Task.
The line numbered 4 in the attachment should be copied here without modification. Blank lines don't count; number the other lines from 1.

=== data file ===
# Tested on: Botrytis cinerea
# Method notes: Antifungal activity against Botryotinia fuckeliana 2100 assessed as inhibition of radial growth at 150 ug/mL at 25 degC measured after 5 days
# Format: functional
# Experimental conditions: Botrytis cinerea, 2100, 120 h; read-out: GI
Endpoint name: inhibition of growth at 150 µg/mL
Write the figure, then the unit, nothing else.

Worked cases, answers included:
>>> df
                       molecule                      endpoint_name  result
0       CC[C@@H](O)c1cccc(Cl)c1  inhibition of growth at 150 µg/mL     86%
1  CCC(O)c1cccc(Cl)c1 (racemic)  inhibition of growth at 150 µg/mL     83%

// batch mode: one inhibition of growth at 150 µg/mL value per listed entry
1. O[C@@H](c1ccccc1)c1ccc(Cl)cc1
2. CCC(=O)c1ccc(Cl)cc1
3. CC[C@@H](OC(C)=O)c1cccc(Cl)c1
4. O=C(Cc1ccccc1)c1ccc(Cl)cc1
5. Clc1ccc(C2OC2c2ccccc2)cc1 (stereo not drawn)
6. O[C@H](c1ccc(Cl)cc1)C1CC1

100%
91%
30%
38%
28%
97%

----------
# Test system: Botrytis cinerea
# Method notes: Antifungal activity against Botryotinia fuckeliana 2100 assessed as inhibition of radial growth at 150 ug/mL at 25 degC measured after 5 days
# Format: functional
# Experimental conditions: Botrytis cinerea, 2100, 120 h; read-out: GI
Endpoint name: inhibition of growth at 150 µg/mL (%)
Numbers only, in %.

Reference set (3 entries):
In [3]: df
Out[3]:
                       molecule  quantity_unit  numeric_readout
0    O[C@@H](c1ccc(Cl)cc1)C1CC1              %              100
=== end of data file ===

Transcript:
# Experimental conditions: Botrytis cinerea, 2100, 120 h; read-out: GI